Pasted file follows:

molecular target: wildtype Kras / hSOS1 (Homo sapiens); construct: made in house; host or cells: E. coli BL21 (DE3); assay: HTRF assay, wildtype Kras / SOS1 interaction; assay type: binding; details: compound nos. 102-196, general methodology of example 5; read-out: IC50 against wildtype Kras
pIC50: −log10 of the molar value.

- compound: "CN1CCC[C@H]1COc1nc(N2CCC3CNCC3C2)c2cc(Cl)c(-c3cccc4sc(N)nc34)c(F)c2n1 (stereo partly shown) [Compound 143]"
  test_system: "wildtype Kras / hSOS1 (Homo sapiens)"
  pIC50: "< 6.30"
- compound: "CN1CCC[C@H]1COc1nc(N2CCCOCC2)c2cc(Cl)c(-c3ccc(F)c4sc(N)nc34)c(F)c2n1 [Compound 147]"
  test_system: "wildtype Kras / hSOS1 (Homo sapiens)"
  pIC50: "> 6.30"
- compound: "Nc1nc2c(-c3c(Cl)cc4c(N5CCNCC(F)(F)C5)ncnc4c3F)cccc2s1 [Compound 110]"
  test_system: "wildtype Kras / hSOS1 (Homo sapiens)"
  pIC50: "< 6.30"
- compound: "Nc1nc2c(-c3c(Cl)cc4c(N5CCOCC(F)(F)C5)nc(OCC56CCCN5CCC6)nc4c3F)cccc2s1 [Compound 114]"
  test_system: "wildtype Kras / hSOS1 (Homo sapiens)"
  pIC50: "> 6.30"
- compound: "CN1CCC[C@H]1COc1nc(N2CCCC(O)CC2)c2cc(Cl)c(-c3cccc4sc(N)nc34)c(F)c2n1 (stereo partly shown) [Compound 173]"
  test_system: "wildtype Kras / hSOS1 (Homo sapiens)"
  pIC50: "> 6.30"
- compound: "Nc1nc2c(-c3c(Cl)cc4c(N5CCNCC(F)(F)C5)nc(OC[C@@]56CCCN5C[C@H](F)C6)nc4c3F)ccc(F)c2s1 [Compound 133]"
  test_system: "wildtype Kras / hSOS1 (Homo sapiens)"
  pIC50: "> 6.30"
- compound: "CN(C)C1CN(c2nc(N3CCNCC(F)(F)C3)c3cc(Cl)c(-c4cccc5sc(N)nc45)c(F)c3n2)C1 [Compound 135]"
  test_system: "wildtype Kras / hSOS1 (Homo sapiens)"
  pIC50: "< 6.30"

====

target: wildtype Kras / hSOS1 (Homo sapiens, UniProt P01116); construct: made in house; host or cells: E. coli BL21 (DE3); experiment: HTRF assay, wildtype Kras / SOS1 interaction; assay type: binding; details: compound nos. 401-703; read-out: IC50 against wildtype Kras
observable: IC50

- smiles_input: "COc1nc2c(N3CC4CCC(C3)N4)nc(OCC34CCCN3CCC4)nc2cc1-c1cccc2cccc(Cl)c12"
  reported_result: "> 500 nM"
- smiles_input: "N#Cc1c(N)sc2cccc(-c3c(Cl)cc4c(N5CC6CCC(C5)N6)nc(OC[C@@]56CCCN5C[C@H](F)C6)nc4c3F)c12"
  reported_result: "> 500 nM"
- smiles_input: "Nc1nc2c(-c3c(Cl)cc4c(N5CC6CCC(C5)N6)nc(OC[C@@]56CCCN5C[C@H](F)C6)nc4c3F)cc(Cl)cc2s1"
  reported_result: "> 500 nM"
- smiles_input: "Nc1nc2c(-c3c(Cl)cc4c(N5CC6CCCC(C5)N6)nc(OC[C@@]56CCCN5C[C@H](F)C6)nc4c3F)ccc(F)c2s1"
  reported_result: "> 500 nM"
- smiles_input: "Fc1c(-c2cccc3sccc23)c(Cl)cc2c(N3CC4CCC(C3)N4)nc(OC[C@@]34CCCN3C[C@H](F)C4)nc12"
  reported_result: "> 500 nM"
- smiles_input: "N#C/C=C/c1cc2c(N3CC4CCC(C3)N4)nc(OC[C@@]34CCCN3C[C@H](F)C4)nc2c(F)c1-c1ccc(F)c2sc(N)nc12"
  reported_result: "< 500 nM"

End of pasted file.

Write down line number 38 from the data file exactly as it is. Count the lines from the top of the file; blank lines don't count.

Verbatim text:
  reported_result: "< 500 nM"